Kids expand computer animation skills at summer camp

July 21, 2009

Most of us have heard of the saying, “it’s just a stretch of the imagination,” but in most cases, the opportunity to use our imagination is quite limited.

For 21 students, however, stretching their imaginations was what they were required to do. Kids from 8 to 12 years of age in the Scranton area recently participated in the annual "Nittany Cub Camp -- Creating Animations" summer camp, held at the Penn State Worthington Scranton campus.

During the weeklong camp, the kids learned to use Scratch, a computer animation program that allows users to expand their creativity and imagination by developing animated stories and games. This is the fourth year that the camp has used Scratch.

Fred Aebli, Nittany Cub Camp instructor and instructor in the College of Information Sciences and Technology (IST) at Penn State Worthington Scranton, said that Scratch teaches kids technological concepts in a fun way.

“Scratch actually emphasizes concepts in software development and the children in the camp don’t even realize it,” said Aebli. “All they know is that they are having fun while working together in teams.”

The week started off with the students making a “flip book” animation in order to understand the concept of frame-based animation. By mid-week, they came up with a story and used the concept of “storyboarding” to tell their stories in an animated manner.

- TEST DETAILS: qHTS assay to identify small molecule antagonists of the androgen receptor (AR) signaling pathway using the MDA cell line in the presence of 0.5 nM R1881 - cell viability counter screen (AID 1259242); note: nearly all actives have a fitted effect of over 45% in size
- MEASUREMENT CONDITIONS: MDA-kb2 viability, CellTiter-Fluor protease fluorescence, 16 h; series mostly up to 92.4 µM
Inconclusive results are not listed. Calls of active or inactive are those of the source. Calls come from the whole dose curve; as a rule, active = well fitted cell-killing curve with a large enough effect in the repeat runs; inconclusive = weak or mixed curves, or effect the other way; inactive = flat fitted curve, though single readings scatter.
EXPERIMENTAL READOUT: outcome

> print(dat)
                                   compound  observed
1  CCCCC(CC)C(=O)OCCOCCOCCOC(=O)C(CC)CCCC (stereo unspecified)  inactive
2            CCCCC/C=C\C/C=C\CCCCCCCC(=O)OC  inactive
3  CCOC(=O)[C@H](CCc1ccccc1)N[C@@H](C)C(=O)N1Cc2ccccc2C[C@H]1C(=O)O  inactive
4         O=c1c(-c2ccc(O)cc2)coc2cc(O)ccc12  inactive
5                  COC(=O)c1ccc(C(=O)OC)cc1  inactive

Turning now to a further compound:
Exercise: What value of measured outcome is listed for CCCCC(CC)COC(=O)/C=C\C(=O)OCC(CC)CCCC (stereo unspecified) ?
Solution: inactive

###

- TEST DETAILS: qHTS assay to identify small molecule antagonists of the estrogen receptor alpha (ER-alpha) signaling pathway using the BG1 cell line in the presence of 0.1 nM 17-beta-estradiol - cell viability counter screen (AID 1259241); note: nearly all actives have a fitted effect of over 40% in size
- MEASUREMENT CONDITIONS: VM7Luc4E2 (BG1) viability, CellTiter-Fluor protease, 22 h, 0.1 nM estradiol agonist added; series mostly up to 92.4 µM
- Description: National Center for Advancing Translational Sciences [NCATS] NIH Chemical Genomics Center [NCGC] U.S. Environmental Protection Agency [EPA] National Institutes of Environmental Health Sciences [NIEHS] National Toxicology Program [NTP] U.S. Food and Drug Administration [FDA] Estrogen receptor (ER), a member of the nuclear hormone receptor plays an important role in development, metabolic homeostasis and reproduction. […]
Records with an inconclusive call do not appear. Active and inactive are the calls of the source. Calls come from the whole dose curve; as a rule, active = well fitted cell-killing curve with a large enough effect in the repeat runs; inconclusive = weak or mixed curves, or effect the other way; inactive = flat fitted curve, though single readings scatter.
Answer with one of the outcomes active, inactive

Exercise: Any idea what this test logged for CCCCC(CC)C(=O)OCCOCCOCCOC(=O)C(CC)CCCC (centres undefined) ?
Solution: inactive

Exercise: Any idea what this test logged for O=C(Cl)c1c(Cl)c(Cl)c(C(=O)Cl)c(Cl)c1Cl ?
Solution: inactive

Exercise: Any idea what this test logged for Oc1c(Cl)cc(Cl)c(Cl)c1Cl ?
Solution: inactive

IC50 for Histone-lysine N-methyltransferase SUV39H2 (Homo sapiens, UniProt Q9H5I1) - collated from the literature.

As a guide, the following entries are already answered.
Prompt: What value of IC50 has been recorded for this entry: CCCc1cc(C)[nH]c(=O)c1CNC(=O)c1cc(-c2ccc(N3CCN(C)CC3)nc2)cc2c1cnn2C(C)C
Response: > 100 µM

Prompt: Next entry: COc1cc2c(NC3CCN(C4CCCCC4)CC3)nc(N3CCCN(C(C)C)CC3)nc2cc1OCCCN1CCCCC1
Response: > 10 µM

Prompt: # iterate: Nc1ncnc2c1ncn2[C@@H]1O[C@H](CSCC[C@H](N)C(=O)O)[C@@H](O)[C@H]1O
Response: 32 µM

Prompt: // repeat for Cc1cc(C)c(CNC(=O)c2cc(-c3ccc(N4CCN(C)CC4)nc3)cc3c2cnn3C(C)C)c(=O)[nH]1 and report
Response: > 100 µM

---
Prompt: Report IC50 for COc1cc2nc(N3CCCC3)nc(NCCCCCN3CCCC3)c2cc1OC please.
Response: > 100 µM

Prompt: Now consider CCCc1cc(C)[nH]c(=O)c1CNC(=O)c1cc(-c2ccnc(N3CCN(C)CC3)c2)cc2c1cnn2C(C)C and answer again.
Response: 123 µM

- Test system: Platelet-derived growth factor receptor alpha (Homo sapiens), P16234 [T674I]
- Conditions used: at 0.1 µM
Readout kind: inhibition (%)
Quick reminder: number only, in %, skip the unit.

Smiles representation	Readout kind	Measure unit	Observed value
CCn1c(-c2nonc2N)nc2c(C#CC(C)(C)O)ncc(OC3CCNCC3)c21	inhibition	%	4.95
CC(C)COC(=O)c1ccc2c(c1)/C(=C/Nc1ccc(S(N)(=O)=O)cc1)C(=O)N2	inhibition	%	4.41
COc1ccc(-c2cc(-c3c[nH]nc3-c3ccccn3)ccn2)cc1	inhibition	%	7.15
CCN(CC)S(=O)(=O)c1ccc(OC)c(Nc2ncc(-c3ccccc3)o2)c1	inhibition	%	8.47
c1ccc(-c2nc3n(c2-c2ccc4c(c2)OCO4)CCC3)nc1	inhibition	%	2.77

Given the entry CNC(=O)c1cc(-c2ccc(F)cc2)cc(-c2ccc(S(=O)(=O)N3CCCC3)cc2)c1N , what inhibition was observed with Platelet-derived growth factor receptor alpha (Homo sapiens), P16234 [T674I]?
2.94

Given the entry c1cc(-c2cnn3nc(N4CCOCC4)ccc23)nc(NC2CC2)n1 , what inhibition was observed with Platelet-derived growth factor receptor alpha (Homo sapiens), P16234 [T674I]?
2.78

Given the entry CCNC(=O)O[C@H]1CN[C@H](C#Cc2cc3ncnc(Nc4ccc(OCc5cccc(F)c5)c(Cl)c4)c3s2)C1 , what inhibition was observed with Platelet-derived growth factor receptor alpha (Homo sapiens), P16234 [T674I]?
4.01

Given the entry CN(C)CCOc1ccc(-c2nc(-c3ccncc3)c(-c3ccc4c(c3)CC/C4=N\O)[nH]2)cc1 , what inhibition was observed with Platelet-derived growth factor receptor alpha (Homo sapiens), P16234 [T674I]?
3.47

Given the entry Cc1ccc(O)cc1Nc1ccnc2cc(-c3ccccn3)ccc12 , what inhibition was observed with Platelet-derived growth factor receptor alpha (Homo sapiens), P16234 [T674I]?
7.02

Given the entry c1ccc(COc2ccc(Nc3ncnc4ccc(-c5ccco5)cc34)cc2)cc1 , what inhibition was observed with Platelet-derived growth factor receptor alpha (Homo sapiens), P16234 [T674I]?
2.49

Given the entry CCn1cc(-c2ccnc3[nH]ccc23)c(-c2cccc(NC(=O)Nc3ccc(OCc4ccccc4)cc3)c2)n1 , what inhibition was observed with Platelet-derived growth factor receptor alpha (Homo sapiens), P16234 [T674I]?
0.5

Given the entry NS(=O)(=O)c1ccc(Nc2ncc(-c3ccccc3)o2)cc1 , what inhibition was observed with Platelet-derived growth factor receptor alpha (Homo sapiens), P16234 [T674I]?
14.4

The week ended with an animation screen presentation, where the campers’ works were showcased.

“It is always rewarding to see a team get up in front of the audience, introduce themselves and see their work come to life on the ‘big screen’… even if it isn’t quite how they imagined it would be,” said Aebli.

Although Scratch involves some directing and teaching, Aebli said that the kids learn it quite quickly.

“The kids actually get to teach themselves once I take them through the basics,” he said. “They come up with some funny stories.”

Scratch was developed by the Lifelong Kindergarten group at MIT. Available in 50 languages, Scratch is described by its developers as a “new programming language that makes it easy to create your own interactive stories, animations, games, music and art.” Users also are able to share their creations on the Web, download other creations and comment on the works.

For more information and to see creations from the camp, visit:

Last Updated July 27, 2009